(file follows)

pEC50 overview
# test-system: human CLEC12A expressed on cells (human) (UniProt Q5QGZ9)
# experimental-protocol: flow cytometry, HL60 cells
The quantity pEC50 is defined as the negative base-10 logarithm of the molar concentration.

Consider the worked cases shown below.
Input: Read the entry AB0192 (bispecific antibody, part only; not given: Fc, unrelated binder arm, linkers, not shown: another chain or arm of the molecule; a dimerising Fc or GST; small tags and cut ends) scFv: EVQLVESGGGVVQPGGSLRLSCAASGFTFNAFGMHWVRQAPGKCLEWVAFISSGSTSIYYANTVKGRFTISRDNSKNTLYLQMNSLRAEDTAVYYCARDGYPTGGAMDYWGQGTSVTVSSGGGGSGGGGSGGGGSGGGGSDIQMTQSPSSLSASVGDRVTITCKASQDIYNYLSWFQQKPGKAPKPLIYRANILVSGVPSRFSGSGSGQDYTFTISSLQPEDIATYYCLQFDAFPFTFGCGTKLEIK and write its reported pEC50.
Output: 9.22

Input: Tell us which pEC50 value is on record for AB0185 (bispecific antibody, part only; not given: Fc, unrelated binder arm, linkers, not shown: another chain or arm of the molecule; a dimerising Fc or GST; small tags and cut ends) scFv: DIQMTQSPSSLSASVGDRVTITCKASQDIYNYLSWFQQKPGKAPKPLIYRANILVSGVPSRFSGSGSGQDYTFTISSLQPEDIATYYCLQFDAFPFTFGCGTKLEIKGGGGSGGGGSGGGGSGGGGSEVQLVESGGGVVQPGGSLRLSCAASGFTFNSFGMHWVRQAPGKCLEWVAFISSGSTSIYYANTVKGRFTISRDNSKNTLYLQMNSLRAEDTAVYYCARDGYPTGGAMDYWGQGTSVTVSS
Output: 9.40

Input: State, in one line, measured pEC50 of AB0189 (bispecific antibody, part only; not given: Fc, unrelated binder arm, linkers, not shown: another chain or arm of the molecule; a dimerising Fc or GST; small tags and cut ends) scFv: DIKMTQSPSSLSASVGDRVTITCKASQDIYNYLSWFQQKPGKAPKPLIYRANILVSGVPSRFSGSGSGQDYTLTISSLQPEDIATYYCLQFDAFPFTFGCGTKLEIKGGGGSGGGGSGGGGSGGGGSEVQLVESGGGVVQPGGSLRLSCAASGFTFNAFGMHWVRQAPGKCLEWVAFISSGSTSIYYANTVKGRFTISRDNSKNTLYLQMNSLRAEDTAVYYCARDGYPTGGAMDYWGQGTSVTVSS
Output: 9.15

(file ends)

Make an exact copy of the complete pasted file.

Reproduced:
pEC50 overview
# test-system: human CLEC12A expressed on cells (human) (UniProt Q5QGZ9)
# experimental-protocol: flow cytometry, HL60 cells
The quantity pEC50 is defined as the negative base-10 logarithm of the molar concentration.

Consider the worked cases shown below.
Input: Read the entry AB0192 (bispecific antibody, part only; not given: Fc, unrelated binder arm, linkers, not shown: another chain or arm of the molecule; a dimerising Fc or GST; small tags and cut ends) scFv: EVQLVESGGGVVQPGGSLRLSCAASGFTFNAFGMHWVRQAPGKCLEWVAFISSGSTSIYYANTVKGRFTISRDNSKNTLYLQMNSLRAEDTAVYYCARDGYPTGGAMDYWGQGTSVTVSSGGGGSGGGGSGGGGSGGGGSDIQMTQSPSSLSASVGDRVTITCKASQDIYNYLSWFQQKPGKAPKPLIYRANILVSGVPSRFSGSGSGQDYTFTISSLQPEDIATYYCLQFDAFPFTFGCGTKLEIK and write its reported pEC50.
Output: 9.22

Input: Tell us which pEC50 value is on record for AB0185 (bispecific antibody, part only; not given: Fc, unrelated binder arm, linkers, not shown: another chain or arm of the molecule; a dimerising Fc or GST; small tags and cut ends) scFv: DIQMTQSPSSLSASVGDRVTITCKASQDIYNYLSWFQQKPGKAPKPLIYRANILVSGVPSRFSGSGSGQDYTFTISSLQPEDIATYYCLQFDAFPFTFGCGTKLEIKGGGGSGGGGSGGGGSGGGGSEVQLVESGGGVVQPGGSLRLSCAASGFTFNSFGMHWVRQAPGKCLEWVAFISSGSTSIYYANTVKGRFTISRDNSKNTLYLQMNSLRAEDTAVYYCARDGYPTGGAMDYWGQGTSVTVSS
Output: 9.40

Input: State, in one line, measured pEC50 of AB0189 (bispecific antibody, part only; not given: Fc, unrelated binder arm, linkers, not shown: another chain or arm of the molecule; a dimerising Fc or GST; small tags and cut ends) scFv: DIKMTQSPSSLSASVGDRVTITCKASQDIYNYLSWFQQKPGKAPKPLIYRANILVSGVPSRFSGSGSGQDYTLTISSLQPEDIATYYCLQFDAFPFTFGCGTKLEIKGGGGSGGGGSGGGGSGGGGSEVQLVESGGGVVQPGGSLRLSCAASGFTFNAFGMHWVRQAPGKCLEWVAFISSGSTSIYYANTVKGRFTISRDNSKNTLYLQMNSLRAEDTAVYYCARDGYPTGGAMDYWGQGTSVTVSS
Output: 9.15